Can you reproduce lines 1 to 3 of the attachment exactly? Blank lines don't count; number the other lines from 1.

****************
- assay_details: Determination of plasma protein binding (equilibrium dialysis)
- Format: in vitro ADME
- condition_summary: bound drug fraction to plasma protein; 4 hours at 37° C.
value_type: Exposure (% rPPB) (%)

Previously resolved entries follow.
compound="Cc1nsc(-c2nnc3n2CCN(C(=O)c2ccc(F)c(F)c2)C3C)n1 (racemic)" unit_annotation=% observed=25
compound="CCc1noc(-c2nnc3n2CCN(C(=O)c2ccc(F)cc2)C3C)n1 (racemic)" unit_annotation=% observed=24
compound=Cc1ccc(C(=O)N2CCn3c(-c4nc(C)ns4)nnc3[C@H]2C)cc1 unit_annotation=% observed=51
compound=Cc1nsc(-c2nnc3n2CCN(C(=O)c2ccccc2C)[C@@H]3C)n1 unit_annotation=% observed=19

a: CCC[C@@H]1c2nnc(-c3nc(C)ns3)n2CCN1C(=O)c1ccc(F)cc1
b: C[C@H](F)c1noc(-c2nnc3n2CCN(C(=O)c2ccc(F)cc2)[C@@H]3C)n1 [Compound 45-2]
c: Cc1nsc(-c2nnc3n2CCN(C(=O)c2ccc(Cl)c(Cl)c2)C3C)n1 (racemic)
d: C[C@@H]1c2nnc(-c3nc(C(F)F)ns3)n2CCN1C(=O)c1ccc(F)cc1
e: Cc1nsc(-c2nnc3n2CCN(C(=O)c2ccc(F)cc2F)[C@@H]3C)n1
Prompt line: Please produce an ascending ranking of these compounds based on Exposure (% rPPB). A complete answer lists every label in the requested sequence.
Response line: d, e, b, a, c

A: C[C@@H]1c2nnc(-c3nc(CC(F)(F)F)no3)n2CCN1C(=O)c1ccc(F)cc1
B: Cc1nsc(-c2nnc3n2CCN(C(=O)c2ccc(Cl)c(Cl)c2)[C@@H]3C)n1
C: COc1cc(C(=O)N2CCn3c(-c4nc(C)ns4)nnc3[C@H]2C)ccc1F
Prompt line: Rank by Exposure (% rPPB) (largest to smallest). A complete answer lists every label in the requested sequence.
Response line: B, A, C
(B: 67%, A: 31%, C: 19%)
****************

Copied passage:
- assay_details: Determination of plasma protein binding (equilibrium dialysis)
- Format: in vitro ADME
- condition_summary: bound drug fraction to plasma protein; 4 hours at 37° C.